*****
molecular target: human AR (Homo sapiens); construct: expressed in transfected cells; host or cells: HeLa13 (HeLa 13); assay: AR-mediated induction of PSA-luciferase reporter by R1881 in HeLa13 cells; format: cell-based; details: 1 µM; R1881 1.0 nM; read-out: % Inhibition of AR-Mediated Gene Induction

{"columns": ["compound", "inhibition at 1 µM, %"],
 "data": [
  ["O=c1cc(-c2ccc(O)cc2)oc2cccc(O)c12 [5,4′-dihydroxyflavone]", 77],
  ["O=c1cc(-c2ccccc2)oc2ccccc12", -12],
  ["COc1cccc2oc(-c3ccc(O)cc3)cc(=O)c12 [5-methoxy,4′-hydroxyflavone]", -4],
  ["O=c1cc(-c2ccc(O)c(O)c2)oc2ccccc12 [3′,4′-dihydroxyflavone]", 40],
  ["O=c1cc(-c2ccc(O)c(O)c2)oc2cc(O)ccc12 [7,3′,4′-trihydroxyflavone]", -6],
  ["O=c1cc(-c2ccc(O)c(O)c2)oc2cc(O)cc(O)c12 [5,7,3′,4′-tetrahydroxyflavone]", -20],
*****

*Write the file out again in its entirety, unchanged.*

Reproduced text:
molecular target: human AR (Homo sapiens); construct: expressed in transfected cells; host or cells: HeLa13 (HeLa 13); assay: AR-mediated induction of PSA-luciferase reporter by R1881 in HeLa13 cells; format: cell-based; details: 1 µM; R1881 1.0 nM; read-out: % Inhibition of AR-Mediated Gene Induction

{"columns": ["compound", "inhibition at 1 µM, %"],
 "data": [
  ["O=c1cc(-c2ccc(O)cc2)oc2cccc(O)c12 [5,4′-dihydroxyflavone]", 77],
  ["O=c1cc(-c2ccccc2)oc2ccccc12", -12],
  ["COc1cccc2oc(-c3ccc(O)cc3)cc(=O)c12 [5-methoxy,4′-hydroxyflavone]", -4],
  ["O=c1cc(-c2ccc(O)c(O)c2)oc2ccccc12 [3′,4′-dihydroxyflavone]", 40],
  ["O=c1cc(-c2ccc(O)c(O)c2)oc2cc(O)ccc12 [7,3′,4′-trihydroxyflavone]", -6],
  ["O=c1cc(-c2ccc(O)c(O)c2)oc2cc(O)cc(O)c12 [5,7,3′,4′-tetrahydroxyflavone]", -20],